Cornel Ban in the Financial Times: Eastern Europe must heed Romanian canary in the mine

Eastern Europe must heed Romanian canary in the mine
From Dr Cornel Ban.

Sir, Stefan Wagstyl is right to argue that calm electoral calculus rather than panic in the face of popular protests powered the resignation of the Romanian prime minister Emil Boc, a man with a known dossier of party loyalty and discipline (“Basescu rolls the dice”, FT.com February 6). But this event has a broader significance as it may be the canary in the mine for the region.

First, Mr Boc’s resignation may signal that the social costs of austerity and privatisation of once universal services can no longer be ignored by eastern European politicians, now that credit and migration no longer represent viable exit routes for post-communist citizens. Citizens began to wonder whether the focus on corruption, the hallmark of the past decade, should not be complemented by a focus on formerly ignored issues of distribution.

Second, the protests served not only as a vent for anti-government frustration, but also as sites of deliberation about what kind of economic reforms are needed, or whether further privatisation and deregulation reforms should be adopted at all. After years of almost automatic endorsement of the market, the protests showed that the hunger for public goods is not a western European luxury but a legitimate claim in a democracy. Crucially, these deliberations enabled the emergence on the civil society scene of Romania’s first grassroots leftwing organisations and networks whose variegated but nevertheless vocal critique of Romania’s variety of capitalism has taken the establishment by surprise.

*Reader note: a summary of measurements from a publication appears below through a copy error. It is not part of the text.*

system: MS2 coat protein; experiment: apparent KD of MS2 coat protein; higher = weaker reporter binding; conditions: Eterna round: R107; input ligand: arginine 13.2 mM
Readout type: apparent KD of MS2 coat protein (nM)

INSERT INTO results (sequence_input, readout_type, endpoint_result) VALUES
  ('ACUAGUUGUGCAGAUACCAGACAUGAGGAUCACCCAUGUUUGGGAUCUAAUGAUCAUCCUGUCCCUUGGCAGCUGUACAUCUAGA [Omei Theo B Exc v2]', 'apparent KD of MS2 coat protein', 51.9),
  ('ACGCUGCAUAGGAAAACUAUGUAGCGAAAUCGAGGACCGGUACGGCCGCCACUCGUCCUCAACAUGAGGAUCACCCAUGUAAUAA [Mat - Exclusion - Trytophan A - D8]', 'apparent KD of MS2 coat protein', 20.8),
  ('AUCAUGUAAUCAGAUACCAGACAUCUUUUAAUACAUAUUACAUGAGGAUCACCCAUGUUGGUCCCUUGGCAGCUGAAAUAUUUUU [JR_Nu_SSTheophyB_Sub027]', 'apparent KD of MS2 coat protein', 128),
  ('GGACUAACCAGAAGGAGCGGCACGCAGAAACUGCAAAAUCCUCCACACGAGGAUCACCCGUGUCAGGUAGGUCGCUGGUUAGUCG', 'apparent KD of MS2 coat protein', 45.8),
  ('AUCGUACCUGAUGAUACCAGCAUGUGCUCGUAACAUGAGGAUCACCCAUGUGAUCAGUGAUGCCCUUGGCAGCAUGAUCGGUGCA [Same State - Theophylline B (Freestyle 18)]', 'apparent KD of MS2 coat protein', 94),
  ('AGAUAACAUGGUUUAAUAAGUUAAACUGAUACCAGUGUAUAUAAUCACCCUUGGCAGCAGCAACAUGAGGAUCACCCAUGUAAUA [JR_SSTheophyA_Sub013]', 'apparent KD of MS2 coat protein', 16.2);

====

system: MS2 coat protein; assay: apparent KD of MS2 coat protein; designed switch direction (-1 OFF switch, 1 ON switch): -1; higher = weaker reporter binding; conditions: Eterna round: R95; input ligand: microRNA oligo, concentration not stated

Should this new political phenomenon become more robust, in the next few years, the old post-communist settlement in which generally pro-market mainstream political parties could count on an economically liberal and elite civil society is bound to enter a major crisis. The resolution of this crisis will depend, as always, on what political entrepreneurs and what ideas will mobilise these legitimate demands.

Cornel Ban, Fellow, The Watson Institute for International Studies, Brown University, Providence, RI, US

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